Click here for photo purchasing options

Pay Day on board the Royal Sovereign (1885)

The pay chest on the table comprises several rows of drawers divided into compartment to hold separately the money due to each man.  The money is placed in the compartments in the Paymasters office below, and the chest then brought on deck where it is paid out in the presence of an executive officer.  The Paymaster is shown paying a bluejacket with the Commander of the ship on his right, while the Master-at-Arms stands by to check the names of the men.  Jack sweeps his money into his cap in the way a sailor has taken his pay ever since the time of Samuel Pepys.  The British bluejacket of today is a thrifty soul, and seldom fails to remit a portion of his pay to the old folk at home or to have a little nest egg in the savings bank.

Click here for photo purchasing options

Officers of the Royal Sovereign

These are the officers who served with Lord Walter Kerr in the Royal Sovereign during her final cruise in November and December as senior flagship of the Channel Squadron, who with the Admiral turned over to the newer Majestic, the Royal Sovereign's successor as flagship. All ranks and branches of officers - executive, engineer, accountant and marine are represented. Captain Arthur Barrow being shown in the centre, distinguishable by the four rings of distinction lace on his cuffs and aiguilettes which he wears as flag captain. The other officer wearing aiguilettes is Lord Walter Kerrs secretary Mr Hume.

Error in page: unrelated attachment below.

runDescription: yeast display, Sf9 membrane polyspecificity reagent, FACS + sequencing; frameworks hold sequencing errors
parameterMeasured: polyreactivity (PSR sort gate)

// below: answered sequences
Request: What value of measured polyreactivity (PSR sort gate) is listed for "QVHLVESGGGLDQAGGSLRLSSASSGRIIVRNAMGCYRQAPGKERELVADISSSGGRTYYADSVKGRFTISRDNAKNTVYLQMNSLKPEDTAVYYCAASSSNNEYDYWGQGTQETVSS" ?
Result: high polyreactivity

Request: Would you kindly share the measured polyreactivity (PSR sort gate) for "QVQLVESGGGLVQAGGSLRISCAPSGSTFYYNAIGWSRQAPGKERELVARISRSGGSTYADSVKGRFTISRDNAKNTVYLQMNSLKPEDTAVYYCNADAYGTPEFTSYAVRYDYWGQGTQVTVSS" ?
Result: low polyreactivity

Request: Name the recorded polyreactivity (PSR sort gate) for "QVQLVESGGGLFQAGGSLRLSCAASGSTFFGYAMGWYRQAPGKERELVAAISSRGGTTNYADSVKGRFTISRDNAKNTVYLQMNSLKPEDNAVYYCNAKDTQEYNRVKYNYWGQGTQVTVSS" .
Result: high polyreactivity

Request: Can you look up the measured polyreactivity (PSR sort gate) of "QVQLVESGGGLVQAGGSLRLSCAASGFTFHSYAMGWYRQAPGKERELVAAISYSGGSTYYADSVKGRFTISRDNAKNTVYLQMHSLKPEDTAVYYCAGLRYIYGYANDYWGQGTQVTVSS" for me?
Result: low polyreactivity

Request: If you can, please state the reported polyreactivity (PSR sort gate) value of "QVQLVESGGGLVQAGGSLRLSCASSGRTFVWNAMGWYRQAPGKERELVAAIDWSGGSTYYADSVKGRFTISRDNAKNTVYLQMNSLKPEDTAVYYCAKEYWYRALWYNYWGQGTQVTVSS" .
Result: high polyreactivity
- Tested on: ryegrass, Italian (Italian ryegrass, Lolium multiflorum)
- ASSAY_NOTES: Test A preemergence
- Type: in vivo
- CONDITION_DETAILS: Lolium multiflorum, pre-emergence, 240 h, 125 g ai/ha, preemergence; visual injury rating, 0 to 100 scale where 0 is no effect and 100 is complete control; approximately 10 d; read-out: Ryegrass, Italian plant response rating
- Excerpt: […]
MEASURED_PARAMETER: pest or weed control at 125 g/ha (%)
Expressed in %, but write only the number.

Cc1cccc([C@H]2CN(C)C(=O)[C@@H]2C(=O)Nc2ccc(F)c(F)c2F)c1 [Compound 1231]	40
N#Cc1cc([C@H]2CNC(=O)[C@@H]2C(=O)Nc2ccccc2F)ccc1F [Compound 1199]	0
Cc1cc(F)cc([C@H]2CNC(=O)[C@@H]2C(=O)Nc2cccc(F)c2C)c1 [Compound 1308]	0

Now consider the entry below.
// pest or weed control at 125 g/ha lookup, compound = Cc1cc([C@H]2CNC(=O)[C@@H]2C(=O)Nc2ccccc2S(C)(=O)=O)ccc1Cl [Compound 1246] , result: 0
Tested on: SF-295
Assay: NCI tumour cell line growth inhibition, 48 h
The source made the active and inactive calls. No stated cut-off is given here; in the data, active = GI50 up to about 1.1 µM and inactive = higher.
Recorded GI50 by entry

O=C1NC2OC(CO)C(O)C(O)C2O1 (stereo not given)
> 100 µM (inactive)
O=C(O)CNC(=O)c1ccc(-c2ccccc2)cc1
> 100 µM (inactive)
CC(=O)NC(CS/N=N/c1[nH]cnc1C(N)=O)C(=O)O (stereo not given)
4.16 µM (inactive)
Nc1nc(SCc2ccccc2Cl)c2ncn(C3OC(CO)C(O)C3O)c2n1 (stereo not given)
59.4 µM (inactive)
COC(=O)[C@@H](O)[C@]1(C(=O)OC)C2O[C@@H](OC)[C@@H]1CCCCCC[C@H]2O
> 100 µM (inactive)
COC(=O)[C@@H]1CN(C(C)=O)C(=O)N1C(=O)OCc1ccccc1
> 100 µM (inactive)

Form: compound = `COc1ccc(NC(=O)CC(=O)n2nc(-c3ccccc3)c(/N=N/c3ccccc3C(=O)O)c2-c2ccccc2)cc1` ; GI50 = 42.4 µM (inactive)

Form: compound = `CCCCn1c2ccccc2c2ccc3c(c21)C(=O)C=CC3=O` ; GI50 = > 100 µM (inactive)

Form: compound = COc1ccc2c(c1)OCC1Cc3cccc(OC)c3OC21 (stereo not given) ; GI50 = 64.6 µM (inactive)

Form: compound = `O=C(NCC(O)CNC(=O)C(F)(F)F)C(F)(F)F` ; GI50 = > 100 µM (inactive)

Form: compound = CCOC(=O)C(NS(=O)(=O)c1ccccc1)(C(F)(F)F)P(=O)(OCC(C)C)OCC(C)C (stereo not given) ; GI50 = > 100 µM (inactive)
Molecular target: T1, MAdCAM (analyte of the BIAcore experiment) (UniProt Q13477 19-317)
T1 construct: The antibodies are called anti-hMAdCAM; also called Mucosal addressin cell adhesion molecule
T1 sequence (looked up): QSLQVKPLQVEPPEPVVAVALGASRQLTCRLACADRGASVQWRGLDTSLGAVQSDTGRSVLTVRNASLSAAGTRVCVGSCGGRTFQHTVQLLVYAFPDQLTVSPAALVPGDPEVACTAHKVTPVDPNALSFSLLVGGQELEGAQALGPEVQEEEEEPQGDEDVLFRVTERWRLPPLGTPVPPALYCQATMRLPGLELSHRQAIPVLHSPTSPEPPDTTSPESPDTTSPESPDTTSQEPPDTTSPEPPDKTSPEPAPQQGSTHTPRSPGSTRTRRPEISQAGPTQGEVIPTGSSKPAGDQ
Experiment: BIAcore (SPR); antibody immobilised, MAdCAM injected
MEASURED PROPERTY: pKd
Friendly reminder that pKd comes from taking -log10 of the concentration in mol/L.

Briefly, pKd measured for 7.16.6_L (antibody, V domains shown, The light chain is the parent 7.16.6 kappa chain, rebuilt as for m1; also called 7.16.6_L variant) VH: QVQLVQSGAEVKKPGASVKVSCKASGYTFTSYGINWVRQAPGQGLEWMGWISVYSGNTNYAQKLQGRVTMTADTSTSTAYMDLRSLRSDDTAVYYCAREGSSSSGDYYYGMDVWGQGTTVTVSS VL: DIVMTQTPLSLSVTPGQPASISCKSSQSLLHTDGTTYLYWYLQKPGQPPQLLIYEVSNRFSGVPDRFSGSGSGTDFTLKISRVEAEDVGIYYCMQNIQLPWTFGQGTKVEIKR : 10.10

Click here for photo purchasing options

HMS Royal Sovereign of the Channel Squadron - 1896

The Royal Sovereign is a steel armoured battleship of the Naval Defence Act Programme and was completed for sea in 1892. She was built at Portsmouth Dockyard, and engined by Messrs. Humphrys & Tennant.  Her displacement is 14,150 tons; I.H.P. 13,312.  Length 380ft. Beam, 75ft. Maximum draught 27ft 6ins.  She carries as her pricipal armament four 67-ton guns in two armoured barbettes, and has a partial belt of armour of 18ins. maximum thickness.  Her speed is 18 knots.  The Royal Sovereign was at one time flagship of the Channel Squadron.  She was last commissioned in December 1895 by Captain Reginald F H Henderson, C. B.

Click here for photo purchasing options

Issuing Grog on Board the Royal Sovereign (1895)